Origin: Cranberries belong to the Native Americans and have originated before the 16th century. It is believed that the native Americans used to mix deer meat and mashed cranberries to make pemmican. Pemmican was the convenience food that kept them full for long and could be eaten after a long period of time as well. They also believed that cranberries had medicinal value, and were used to treat arrow wounds and other ailments. Cranberry juice was also used to make a natural dye for rugs, blankets, and clothing.

The Cranberry was also considered the symbol of peace by Delaware Indians in New Jersey. Cranberries have had a variety of names ever since they got discovered.  Eastern Indians called them "sassamanesh." Cape Cod Pequots and the South Jersey Leni-Lenape tribes called them "ibimi," or bitter berry. The Algonquins of Wisconsin state called the fruit "atoqua."  German and Dutch settlers came up with "crane berry," because the vine blossoms resembled the neck, head, and bill of a crane. That’s why we have the name Cranberry. 

It is also believed that the Cranberries were first served at Thanksgiving in Plymouth. The recipes with cranberries have been popular ever since the 1700s. The first cranberry was grown and harvested by Captain Henry Hall in Dennis, Massachusetts. 

Scientifically: Cranberries are scientifically known as Oxycoccus. They belong to the genus Vaccinium of the family Ericaceae.  Cranberries are low, creeping shrubs or vines up to 2 meters (7 ft) long and 5 to 20 centimeters (2 to 8 in) in height. Cranberries have slender, wiry stems that are not woody and have small evergreen leaves.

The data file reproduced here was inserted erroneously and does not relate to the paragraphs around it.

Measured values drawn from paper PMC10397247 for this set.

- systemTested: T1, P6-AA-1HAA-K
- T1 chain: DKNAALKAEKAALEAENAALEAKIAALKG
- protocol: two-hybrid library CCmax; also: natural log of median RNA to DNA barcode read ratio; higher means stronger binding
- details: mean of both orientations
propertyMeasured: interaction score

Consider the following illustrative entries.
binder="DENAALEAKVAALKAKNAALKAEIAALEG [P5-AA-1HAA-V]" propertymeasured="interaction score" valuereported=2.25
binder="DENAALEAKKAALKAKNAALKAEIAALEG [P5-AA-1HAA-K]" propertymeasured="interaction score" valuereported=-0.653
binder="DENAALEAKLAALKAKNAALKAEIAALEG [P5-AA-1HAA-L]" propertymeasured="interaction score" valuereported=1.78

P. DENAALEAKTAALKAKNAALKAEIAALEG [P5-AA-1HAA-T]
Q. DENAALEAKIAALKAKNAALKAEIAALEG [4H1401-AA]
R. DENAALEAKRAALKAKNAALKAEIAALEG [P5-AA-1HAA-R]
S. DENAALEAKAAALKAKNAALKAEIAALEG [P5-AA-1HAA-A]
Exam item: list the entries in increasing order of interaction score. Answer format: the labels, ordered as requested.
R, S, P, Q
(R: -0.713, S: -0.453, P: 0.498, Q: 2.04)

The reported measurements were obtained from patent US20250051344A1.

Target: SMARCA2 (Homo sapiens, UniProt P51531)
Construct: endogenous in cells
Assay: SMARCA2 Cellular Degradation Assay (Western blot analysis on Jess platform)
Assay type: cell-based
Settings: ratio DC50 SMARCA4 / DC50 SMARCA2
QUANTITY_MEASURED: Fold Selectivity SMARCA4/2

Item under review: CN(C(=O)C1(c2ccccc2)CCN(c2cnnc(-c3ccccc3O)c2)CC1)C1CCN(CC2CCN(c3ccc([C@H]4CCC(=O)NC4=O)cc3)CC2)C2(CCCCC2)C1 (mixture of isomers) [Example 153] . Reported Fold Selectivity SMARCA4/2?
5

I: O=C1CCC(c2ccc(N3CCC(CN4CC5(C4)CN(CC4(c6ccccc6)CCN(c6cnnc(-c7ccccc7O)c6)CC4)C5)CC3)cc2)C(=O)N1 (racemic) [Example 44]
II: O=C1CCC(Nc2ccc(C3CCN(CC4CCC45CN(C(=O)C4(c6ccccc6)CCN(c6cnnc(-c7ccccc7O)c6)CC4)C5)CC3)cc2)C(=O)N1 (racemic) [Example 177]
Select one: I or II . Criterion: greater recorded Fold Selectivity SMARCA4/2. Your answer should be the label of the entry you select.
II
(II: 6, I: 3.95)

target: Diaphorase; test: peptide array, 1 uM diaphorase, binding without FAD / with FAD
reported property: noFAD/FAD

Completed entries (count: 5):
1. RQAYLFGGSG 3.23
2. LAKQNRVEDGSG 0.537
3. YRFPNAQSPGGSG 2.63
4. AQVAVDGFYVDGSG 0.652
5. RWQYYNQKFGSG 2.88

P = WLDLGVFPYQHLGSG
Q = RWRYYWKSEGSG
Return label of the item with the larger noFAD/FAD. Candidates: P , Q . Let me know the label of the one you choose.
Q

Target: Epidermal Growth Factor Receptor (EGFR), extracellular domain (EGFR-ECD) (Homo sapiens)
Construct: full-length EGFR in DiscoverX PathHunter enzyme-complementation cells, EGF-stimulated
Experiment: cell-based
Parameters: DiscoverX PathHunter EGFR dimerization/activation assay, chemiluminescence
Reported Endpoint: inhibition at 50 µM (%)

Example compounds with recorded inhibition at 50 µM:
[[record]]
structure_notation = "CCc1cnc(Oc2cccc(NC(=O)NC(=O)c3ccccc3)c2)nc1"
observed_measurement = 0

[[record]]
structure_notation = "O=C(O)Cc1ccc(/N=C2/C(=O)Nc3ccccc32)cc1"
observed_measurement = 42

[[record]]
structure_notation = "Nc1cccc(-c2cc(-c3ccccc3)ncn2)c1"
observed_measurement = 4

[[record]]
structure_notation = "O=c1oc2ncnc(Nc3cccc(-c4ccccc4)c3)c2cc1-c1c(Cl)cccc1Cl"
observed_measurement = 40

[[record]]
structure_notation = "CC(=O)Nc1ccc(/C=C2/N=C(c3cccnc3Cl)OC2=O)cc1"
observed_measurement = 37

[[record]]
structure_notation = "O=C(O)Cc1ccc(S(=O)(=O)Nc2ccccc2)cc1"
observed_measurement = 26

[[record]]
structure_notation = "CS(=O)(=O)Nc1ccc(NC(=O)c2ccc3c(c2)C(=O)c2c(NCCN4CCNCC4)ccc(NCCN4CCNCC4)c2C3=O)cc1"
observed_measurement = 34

The flowers are usually dark pink in color and are distinct in style. They’re usually reflexed petals. The pollination usually happens by bees. Te The fruit is a berry which is larger than the leaves of the plant. Initially, it is light green and turns red when ripe. 

Usage: Cranberries have been an important part of Thanksgiving celebrations and are part of the tradition. The cranberries are also referred to as Superfood because of high nutritive value and antioxidant content. The consumption of cranberries helps in treating urinary tract infections, prevent cancer, boost immunity, and lowers blood pressure. They are low in calories and high in vitamin C, vitamin A, and vitamin K. They contain an antioxidant called proanthocyanidins which help in treating multiple diseases.

Cranberries also help in collagen formation in the body, which helps in improving skin texture and reverses the anti-aging process. Cranberries have anti-inflammatory which helps in treating and fighting the free radicals. Cranberries can be consumed fresh, dried or canned. Cranberry juice is also very popular and is favored by all. Adding cranberries to your smoothies, cereals or oatmeal makes an excellent breakfast meal. Cranberries muffins or pies are also popular desserts. 

Below are some DIYs with Cranberries:

-   Extract some fresh cranberry juice and apply it all over the face for 10 minutes. Rinse later. This remedy helps in treating any blemishes or acne on the kin.
-    Take 2 tablespoons of fresh cranberry juice and add a tablespoon of gram flour. Mix them and apply on the face. Wash it off after 15 minutes. This remedy helps in removing pigmentation.
-    Mix equal quantities of mashed cranberries and yogurt together. Apply this mixture on the face and keep it on for 10 minutes. This remedy helps in providing glow to the skin.
-    Mix equal parts of cranberry juice and orange juice. Apply this juice concoction on the face. Let it dry for 15 minutes. Massage and wash it off. This helps in achieving and soft and firm skin.
-    Boil a cup of cranberries in water until the solution reduces to half. Let it chill and then use it as a hair rinse. This helps in strengthening the roots and promotes hair growth.